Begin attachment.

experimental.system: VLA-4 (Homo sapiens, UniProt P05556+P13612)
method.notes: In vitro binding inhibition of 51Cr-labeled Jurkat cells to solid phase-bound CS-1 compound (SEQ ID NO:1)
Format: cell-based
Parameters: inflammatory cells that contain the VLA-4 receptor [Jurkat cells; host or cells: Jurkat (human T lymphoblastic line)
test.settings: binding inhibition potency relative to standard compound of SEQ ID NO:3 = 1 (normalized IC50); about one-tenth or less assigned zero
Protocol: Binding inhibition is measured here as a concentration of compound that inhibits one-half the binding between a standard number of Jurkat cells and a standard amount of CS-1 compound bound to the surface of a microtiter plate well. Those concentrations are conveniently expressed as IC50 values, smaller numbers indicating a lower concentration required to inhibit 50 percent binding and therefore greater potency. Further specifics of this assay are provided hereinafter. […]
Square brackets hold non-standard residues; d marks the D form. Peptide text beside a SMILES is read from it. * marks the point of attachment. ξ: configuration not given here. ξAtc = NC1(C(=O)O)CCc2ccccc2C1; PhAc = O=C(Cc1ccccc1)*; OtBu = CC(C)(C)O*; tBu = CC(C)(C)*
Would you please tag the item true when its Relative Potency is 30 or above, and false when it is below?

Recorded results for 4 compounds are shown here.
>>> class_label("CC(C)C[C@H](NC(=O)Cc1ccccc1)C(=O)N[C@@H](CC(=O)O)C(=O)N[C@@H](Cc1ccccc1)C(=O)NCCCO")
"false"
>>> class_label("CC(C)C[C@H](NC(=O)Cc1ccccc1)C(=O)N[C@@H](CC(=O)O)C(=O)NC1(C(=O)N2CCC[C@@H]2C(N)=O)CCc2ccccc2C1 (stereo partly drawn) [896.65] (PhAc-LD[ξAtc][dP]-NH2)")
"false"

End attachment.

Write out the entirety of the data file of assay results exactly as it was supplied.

experimental.system: VLA-4 (Homo sapiens, UniProt P05556+P13612)
method.notes: In vitro binding inhibition of 51Cr-labeled Jurkat cells to solid phase-bound CS-1 compound (SEQ ID NO:1)
Format: cell-based
Parameters: inflammatory cells that contain the VLA-4 receptor [Jurkat cells; host or cells: Jurkat (human T lymphoblastic line)
test.settings: binding inhibition potency relative to standard compound of SEQ ID NO:3 = 1 (normalized IC50); about one-tenth or less assigned zero
Protocol: Binding inhibition is measured here as a concentration of compound that inhibits one-half the binding between a standard number of Jurkat cells and a standard amount of CS-1 compound bound to the surface of a microtiter plate well. Those concentrations are conveniently expressed as IC50 values, smaller numbers indicating a lower concentration required to inhibit 50 percent binding and therefore greater potency. Further specifics of this assay are provided hereinafter. […]
Square brackets hold non-standard residues; d marks the D form. Peptide text beside a SMILES is read from it. * marks the point of attachment. ξ: configuration not given here. ξAtc = NC1(C(=O)O)CCc2ccccc2C1; PhAc = O=C(Cc1ccccc1)*; OtBu = CC(C)(C)O*; tBu = CC(C)(C)*
Would you please tag the item true when its Relative Potency is 30 or above, and false when it is below?

Recorded results for 4 compounds are shown here.
>>> class_label("CC(C)C[C@H](NC(=O)Cc1ccccc1)C(=O)N[C@@H](CC(=O)O)C(=O)N[C@@H](Cc1ccccc1)C(=O)NCCCO")
"false"
>>> class_label("CC(C)C[C@H](NC(=O)Cc1ccccc1)C(=O)N[C@@H](CC(=O)O)C(=O)NC1(C(=O)N2CCC[C@@H]2C(N)=O)CCc2ccccc2C1 (stereo partly drawn) [896.65] (PhAc-LD[ξAtc][dP]-NH2)")
"false"